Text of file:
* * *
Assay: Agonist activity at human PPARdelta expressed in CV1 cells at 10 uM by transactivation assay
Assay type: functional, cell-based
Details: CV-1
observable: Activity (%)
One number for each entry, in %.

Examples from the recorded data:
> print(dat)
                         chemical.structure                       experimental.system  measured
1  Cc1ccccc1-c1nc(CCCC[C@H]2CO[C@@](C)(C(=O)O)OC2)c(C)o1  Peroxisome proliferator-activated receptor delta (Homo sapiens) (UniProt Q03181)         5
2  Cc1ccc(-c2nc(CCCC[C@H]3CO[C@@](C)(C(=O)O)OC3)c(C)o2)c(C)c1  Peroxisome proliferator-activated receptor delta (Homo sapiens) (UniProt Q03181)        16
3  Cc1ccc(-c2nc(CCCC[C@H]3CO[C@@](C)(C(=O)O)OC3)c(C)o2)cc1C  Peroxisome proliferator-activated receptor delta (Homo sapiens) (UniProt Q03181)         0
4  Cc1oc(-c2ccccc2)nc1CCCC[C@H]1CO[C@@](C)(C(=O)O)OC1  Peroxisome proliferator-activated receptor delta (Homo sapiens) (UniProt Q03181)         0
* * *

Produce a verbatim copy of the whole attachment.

Assay: Agonist activity at human PPARdelta expressed in CV1 cells at 10 uM by transactivation assay
Assay type: functional, cell-based
Details: CV-1
observable: Activity (%)
One number for each entry, in %.

Examples from the recorded data:
> print(dat)
                         chemical.structure                       experimental.system  measured
1  Cc1ccccc1-c1nc(CCCC[C@H]2CO[C@@](C)(C(=O)O)OC2)c(C)o1  Peroxisome proliferator-activated receptor delta (Homo sapiens) (UniProt Q03181)         5
2  Cc1ccc(-c2nc(CCCC[C@H]3CO[C@@](C)(C(=O)O)OC3)c(C)o2)c(C)c1  Peroxisome proliferator-activated receptor delta (Homo sapiens) (UniProt Q03181)        16
3  Cc1ccc(-c2nc(CCCC[C@H]3CO[C@@](C)(C(=O)O)OC3)c(C)o2)cc1C  Peroxisome proliferator-activated receptor delta (Homo sapiens) (UniProt Q03181)         0
4  Cc1oc(-c2ccccc2)nc1CCCC[C@H]1CO[C@@](C)(C(=O)O)OC1  Peroxisome proliferator-activated receptor delta (Homo sapiens) (UniProt Q03181)         0